The idea of a Venezuelan feast started when one of my reader, and friend, Mike asked whether I was keen to sample some Venezuelan food. I agreed immediately, it’s not everyday where you get to try authentic Latin America cuisine, so we had to try the food prepared by Mike’s wife who is from Venezuela.
Our Latin America adventure started with the rhythmic and contagious latin music played in the background. When the rhythm starts to play, dance with me, sway with me. Like a fool who will never say no, hold me close, sway me more.
Trekking in the dense, but serene jungle, with every step closer to Angel falls. The roaring sound of the water amplifies as we approach it; the magnificent waterfall was a sight to behold. This was all but a scene that we could almost imagine ourselves when we close our eyes for a second.
The “sandwich” that we had, was awesome! It’s like totally, God’s gift to mankind. Made with just corn flour, water and salt, the Arepa is a staple in Venezuela, the folks there eat it everyday. It tasted something like our popiah skin, and the mcgriddles, but in much thicker portions. It’s good to eat on its own, but I wanted more! And it came in the form of the excellent carne mechada (pulled beef).
The Carne mechada was oh-my-god, so good, and I’m really not exaggerating. Flank steak is cooked in a pressure cooker for hours until it is tender enough that you can pull it off in strips – and then cooked again in a tomato/onion sauce. The beef was so tender and flavourful! We added two slices of halumi cheese together with the pulled beef into the arepa; it’s a creation that would rival any worthy burger/sandwich. It might just be beef wrapped within bread made from corn flour, but in the right company and atmosphere, it’s divine.
Even the rice that they eat, is prepared differently. Instead of just water and rice, there’s garlic and salt added in to enhance the flavour of the rice. I’m not going to continue to rave about the carne mechada, okay just once more, I had a lot of it, with the arepa, and on its own too! Interestingly, there’s tajadas which was quintessentially fried plantains, a bigger, and uglier cousin of banana, but it was as good as our goreng pisang (fried bananas). Except, it was sliced thinly and fried instead of the whole banana.
We actually started with the Empanadas, some sort like our Chinese dumplings, but they call it stuffed pastry where it can be filled with different ingredients. They are made all over Latin America – but in Venezuela’s case, they are made from a corn flour/white flour mix, and deep-fried. The ones we had were filled with Halumi cheese – a salty white cheese from Cyprus that is popular in the Greek/Middle Eastern world – the closest to Latin American cheese in Singapore! Even the corn flour that they used were imported from Australia, Mike would always buy back tons of flour when he travel there, nothing but flour!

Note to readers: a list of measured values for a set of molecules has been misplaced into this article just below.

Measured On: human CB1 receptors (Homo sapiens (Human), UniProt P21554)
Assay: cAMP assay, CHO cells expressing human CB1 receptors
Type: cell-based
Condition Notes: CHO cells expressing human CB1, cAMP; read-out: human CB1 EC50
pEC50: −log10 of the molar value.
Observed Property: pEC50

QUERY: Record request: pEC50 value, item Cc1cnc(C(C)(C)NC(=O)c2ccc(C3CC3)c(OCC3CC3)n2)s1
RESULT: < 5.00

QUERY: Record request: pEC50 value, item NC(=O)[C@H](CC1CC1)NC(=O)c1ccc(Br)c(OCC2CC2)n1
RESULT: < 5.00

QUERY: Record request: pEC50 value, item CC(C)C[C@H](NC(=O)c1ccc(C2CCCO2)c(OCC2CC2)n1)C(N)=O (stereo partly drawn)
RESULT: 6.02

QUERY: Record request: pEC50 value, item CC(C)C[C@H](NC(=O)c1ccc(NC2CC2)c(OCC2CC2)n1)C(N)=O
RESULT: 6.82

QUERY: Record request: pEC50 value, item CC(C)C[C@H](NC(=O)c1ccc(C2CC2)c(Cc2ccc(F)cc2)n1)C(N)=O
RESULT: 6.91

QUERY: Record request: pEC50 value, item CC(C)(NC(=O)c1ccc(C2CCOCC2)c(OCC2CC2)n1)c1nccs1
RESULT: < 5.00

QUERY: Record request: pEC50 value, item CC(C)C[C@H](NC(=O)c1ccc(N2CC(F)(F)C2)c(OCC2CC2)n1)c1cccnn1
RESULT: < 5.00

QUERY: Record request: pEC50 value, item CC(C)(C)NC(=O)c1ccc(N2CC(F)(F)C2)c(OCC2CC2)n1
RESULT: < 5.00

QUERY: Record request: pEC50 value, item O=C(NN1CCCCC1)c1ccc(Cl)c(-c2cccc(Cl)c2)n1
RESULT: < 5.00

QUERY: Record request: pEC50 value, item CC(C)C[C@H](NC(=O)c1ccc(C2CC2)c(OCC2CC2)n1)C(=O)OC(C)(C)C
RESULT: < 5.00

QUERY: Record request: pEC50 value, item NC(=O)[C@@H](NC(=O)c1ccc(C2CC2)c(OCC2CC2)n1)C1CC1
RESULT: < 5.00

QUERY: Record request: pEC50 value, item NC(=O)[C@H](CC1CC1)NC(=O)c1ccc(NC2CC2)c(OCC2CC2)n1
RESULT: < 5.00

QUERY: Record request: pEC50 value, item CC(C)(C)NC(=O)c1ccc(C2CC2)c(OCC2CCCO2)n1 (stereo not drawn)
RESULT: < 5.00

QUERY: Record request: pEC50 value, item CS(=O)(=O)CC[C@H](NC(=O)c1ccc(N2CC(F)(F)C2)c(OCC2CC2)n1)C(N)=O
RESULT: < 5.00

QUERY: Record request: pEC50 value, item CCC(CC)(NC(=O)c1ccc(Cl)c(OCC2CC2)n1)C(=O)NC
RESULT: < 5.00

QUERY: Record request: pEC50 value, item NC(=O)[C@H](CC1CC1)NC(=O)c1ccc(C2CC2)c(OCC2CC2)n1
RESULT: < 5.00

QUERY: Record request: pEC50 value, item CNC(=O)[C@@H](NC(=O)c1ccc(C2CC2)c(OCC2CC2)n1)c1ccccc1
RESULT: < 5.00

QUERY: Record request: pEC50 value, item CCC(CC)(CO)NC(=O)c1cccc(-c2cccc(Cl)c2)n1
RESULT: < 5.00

Go on, give it a bite, succumb to your temptation. Savour the rich pickings of every sweet, and wonderful taste. I’m running out of superlatives now, but the tres leches, was truly amazing. The three-milk cake is a butter-free sponge cake that’s soak in three kinds of milk; evaporated milk, condensed milk, and heavy cream. Poking lots of tiny holes within the sponge cake, it fully absorbs the essence of the different milk. Topped with a layer of meringue, the tres leches was in every way a close reminiscence of the bread pudding, but definitely so much better!
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The Venezuela feast was way beyond my expectations, thank you Mike and family for hosting us! We saw some videos and photos of the beautiful country, the Angel falls was magnificent! The current Venezuela population in Singapore is still very small, which explains for the absence of their food here. We are keen to let more people to sample some of their authentic Venezuelan food, so if you are keen, rise up your hand and let me know. If there’s enough interest in it, we will think of ways to prepare the food for a large group, and I’ll organise an outing at Mike’s place.